As the federal government gears up to offer deportation relief to about 4 million unauthorized immigrants, it’s worth looking back to 1986, when a new law established what was then the biggest legalization and citizenship process in U.S. history.
The Census Bureau last week released a new estimate of the number of U.S. same-sex married couples that is 38% higher than the bureau’s 2012 estimate, but agency officials note that the estimates are likely inaccurate.
Nearly 25 years after the birth of the world wide web, most Americans have computers and internet access, but the nation remains a patchwork of connectivity, with some metro areas full of high-speed connections and others much less plugged in.
Census Bureau officials and other experts do not expect counting same-sex spouses along with all other married couples to make a big impact on overall statistics for married couples. But if the number of same-sex married couples continues to rise, that could change.
The sharp decline in U.S. births after the onset of the Great Recession—especially among Hispanics—has slowed the nation’s transition to a majority-minority youth population.
Two years ago, the Census Bureau announced the nation had reached a new demographic tipping point. But new data shows that tipping point may not have arrived yet.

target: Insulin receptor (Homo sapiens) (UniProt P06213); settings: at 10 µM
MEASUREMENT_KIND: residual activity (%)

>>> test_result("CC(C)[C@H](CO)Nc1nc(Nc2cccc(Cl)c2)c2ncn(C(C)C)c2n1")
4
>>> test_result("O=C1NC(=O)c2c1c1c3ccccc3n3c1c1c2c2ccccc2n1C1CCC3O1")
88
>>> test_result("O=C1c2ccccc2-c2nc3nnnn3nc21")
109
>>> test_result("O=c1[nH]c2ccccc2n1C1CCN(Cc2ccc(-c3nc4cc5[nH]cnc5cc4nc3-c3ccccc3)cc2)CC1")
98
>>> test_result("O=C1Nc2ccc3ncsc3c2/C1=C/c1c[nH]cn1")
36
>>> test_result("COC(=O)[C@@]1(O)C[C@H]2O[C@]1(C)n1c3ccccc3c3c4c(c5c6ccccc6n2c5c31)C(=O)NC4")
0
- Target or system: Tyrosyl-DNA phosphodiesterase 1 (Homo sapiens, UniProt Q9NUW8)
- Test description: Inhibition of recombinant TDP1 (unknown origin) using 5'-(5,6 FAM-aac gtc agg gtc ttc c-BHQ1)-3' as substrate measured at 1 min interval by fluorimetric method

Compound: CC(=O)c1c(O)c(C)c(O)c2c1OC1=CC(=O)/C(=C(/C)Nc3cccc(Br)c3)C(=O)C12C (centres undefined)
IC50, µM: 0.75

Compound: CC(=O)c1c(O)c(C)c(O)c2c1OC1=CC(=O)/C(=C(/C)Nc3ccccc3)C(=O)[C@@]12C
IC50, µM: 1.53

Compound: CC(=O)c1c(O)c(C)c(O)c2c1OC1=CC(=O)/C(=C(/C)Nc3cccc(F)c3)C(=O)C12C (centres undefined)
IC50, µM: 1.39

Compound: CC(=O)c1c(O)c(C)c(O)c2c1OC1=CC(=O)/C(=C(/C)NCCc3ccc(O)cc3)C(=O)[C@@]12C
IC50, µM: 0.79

The new approach reflects the bureau's evolving policy on reporting household relationships, as it tries to keep pace with social change.
Same-sex marriage is now legal in Washington, D.C., and 17 states (and Arkansas will join them, if a lower-court judge’s ruling last week is upheld). Now the federal government’s task is to produce an accurate count of same-sex married couples.
Americans of mixed race, American Indians, Pacific Islanders and Hispanics were among those most likely to check different boxes.
The U.S. Census Bureau is considering whether to drop some questions that it has used for decades and have been the source of complaints from the public who see them as intrusive or overly burdensome.